The slider to the right of the oscillator selector then allows you to select a blend between the ‘pure’ synthesized oscillator and your incoming sidechain source.
Of course, if you just want the sidechain, set this slider all the way to the bottom. You can then filter it, set up envelopes…whatever you like. The second way in which this signal can be used is as an LFO waveform. Again, an ‘Ext’ option is available at the LFO stage, and selecting this, picking an LFO target and setting an amount, allows you to use the incoming waveform as a trigger for, as an example, vibrato. If you’re making dance music and are looking for new ways to combine rhythmic material and beats, this could be for you.
4. Enverb snare drum ‘lengthen’
Plenty of mix engineers reach for reverb when they’re treating the individual drum parts in a mix. Such treatment helps tie the sounds together and provides a little decay to sounds which are frequently very short.
If you create Electronic music and fancy something a little different, I’d highly recommend Logic’s Enverb to you. This plug-in allows you to fashion an envelope for the sound over which it’s placed, but rather than getting into the nitty-gritty of sound synthesis, instead you’re setting a reverb shape with traditional envelope controls. To lengthen the sound, the most important of these controls is ‘Hold’ which sets a time for the sustain portion of the envelope. In other words, when the reverbs sustains, this determines how long the sustain will stick around. The result, at high sustain level, presents something like gated reverb.
In modest amounts, this can provide ambience, but used more aggressively, the result is positively industrial. There are a range of tools available for shaping the sound of the reverb itself too – in particular, lower the density for some bespoke grit.
5. Automation Parameters
Most DAW-based musicians inevitably find themselves creating many of their automation rides with a mouse. If you want a filter to open in a linear way, it’s much easier to create a ramp with two points than it is to draw a smooth curve in real time.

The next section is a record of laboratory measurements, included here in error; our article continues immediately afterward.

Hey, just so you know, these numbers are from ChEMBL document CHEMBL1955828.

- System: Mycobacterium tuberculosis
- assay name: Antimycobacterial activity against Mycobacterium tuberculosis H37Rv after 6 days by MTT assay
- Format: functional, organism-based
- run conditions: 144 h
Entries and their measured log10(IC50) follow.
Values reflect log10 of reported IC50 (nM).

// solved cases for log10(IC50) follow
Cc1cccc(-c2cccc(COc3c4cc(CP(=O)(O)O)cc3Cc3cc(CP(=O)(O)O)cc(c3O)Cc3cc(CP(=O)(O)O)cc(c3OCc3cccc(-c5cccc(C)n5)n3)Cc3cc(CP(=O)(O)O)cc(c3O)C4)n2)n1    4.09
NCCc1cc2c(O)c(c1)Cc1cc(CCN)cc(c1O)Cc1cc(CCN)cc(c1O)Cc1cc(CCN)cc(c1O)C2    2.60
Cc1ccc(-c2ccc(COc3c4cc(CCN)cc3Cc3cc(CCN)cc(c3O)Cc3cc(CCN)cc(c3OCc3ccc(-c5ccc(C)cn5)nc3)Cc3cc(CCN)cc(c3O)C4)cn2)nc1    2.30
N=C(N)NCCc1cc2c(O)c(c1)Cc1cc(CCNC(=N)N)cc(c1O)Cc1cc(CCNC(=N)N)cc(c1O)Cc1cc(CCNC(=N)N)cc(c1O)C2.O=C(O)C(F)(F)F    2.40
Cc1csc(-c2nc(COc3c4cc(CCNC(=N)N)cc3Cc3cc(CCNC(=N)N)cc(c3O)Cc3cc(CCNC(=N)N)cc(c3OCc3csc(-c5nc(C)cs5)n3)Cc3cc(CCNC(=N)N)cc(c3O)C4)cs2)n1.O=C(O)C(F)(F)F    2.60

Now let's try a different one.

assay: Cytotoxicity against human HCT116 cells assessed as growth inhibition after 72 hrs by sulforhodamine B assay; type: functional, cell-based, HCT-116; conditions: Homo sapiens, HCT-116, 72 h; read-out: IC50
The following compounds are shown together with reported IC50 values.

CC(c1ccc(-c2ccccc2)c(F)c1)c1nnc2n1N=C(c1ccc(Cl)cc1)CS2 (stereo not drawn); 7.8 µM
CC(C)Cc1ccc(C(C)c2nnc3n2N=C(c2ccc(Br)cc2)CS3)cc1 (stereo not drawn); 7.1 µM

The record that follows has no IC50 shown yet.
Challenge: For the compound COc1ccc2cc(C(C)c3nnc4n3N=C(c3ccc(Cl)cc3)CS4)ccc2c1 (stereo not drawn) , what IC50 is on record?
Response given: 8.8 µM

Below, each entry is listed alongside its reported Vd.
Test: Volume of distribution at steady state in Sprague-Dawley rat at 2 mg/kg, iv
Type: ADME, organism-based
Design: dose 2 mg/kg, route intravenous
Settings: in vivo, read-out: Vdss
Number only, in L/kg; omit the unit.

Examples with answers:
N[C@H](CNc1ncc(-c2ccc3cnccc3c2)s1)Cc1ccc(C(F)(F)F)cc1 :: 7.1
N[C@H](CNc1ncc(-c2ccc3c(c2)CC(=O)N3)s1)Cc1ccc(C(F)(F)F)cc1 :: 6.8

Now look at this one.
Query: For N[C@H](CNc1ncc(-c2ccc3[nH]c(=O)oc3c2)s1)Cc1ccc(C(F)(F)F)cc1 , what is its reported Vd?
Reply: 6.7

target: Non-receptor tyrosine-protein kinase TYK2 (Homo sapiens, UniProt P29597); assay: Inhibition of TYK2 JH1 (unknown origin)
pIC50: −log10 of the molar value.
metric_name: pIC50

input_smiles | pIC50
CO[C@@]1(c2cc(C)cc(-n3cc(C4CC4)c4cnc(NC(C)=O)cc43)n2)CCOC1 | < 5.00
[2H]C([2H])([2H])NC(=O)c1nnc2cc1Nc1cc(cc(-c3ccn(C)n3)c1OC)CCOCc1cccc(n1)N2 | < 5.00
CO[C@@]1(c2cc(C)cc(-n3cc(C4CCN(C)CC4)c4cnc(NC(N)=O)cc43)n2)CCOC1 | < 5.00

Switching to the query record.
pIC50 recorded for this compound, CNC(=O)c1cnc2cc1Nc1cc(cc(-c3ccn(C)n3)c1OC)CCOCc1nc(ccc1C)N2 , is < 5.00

Logic’s automation menu, built-in to each individual track, allows you to choose a parameter from any objects assigned to that track by default. So, if you have an ESM, feeding into a delay for example, once you’ve activated Track Automation mode, you’ll find all automate-able parameters for the ESM and the delay listed at the top.
Both these plug-ins have relatively few parameters, so finding what you’re after is easy. For more complex modules, you’re better off selecting ‘Latch’ mode from the automation options and drawing a small amount of data for the parameter of your choice. You don’t need to worry if your changes aren’t ‘right’ at this stage. Once you’ve introduced that parameter, it’s listed in ‘bold’ at the bottom of the automation parameters list. You can then draw over your written data and create the accurate points you need.
6. Bus Automation
Continuing the automation theme, what if you want to automate or modify parameters relating to an effect assigned to a bus? As with audio and instrument objects, you’ll find that the bus strips have an automation mode toggle selector just above the fader and again, it’s best to select ‘Latch’ here. As before, simply write a little data for the parameter you wish to automate, or perform the ride you need in its entirety.
As soon as you press ‘Stop’, Logic will automatically create a track in the arrange page for the bus you’ve been working on. You’ll find this underneath all the other tracks in the arrange page. Open up ‘Track Automation’ mode from the ‘View’ menu and sure enough, there’s your ride. In order to move this around or copy it, you’ll need to tie it to a region.
Grab the Pencil tool from the Toolbox, and create an object around the automation data you’ve written. Then, you can easily copy it or move it, just like any other arrange page region. If you’re likely to automate lots of parameters from separate bus effects, it’s good to rename these regions and move them up next to the instrument to which they relate.
7. Ultrabeat Sequencer basics